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Angus Journal

Copyright © 2016
Angus Media.
All Rights Reserved

Sustainability is a Group Project

Panelists explore definition of sustainability and what it will take to attain it.

SAN DIEGO, Calif. (Jan. 27, 2016) — A return on investment (ROI) isn’t always easy to report in exact dollars and cents.

That’s how it is with sustainability measures, said John Stika, president of Certified Angus Beef LLC, as he addressed the Cattlemen’s College® attendees during the 2016 Cattle Industry Convention in San Diego, Calif.

John StikaWhen it comes to sustainability, said CAB President John Stika, “you never really arrive.”

“Premiums and revenue and return on investment show themselves in different forms,” he said. There will likely never be the same economic incentive for sustainability that there is for weight or quality, but it’s still a very important topic for the Certified Angus Beef® (CAB®) brand.

“It’s really about demand protection and growth,” he said.

John Butler of Beef Marketing Group moderated the panel that also included Paige Hartley of the Darden Restaurants Inc. and Keith Anderkin, the meat buyer for Arby’s.

Butler said his partner feedyards take an approach to the topic that can be summed up in a question: “Are we better today than we were yesterday?”

The panel set out to represent the viewpoint of beef end users.

“We have to listen to our guests and respond appropriately,” Hartley said. For them, that is different in each of their seven restaurant concepts — from The Capital Grille to the Olive Garden. “It’s not a one-size-fits-all solution.”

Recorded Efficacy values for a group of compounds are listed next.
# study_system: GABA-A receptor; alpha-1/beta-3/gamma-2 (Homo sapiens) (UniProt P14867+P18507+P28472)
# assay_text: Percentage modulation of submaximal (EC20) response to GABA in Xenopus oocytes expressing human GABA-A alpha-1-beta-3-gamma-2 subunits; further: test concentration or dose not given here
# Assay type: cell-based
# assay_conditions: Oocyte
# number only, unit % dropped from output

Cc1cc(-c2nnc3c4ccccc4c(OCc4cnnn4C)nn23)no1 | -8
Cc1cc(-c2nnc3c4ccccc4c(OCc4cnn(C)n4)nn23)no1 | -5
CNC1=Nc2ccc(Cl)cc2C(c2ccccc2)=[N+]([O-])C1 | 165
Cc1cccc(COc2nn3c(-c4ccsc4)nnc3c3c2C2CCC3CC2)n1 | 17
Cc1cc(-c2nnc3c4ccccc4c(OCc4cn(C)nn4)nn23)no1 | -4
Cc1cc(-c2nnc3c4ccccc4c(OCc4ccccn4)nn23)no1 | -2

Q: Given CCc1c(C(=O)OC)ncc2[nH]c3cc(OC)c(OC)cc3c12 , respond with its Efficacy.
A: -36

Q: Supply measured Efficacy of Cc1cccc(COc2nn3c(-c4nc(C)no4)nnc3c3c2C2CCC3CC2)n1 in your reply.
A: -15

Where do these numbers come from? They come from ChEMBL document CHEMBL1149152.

Anderkin also stressed the partnership mentality.

“We need you guys to be successful for us to be successful,” he told the cattlemen. Beef is the biggest item on Arby’s menu, and Anderkin said it “has a great story to tell across the board.”
Even if the beef community feels like it’s already sustainable, stakeholders need to listen to the consumer’s definition.

Sustainability panel

From left, John Butler of the Beef Marketing Group moderated the panel consisting of Keith Anderkin, meat buyer for Arby's; Stika; and Paige Hartley of Darden Restaurants Inc.

“If demand goes away for beef, how sustainable are you?” Anderkin asked.

All four companies are members of the Global Roundtable for Sustainable Beef (GRSB), which describes sustainability as, “environmentally sound, socially responsible and economically viable,” Butler said.

This topic can come with tension, but it shouldn’t, Stika said. “This is not a threat. It’s an opportunity.”

One that will continue to grow in importance in the near future. When it comes to sustainability, Stika said, “you never really arrive.”

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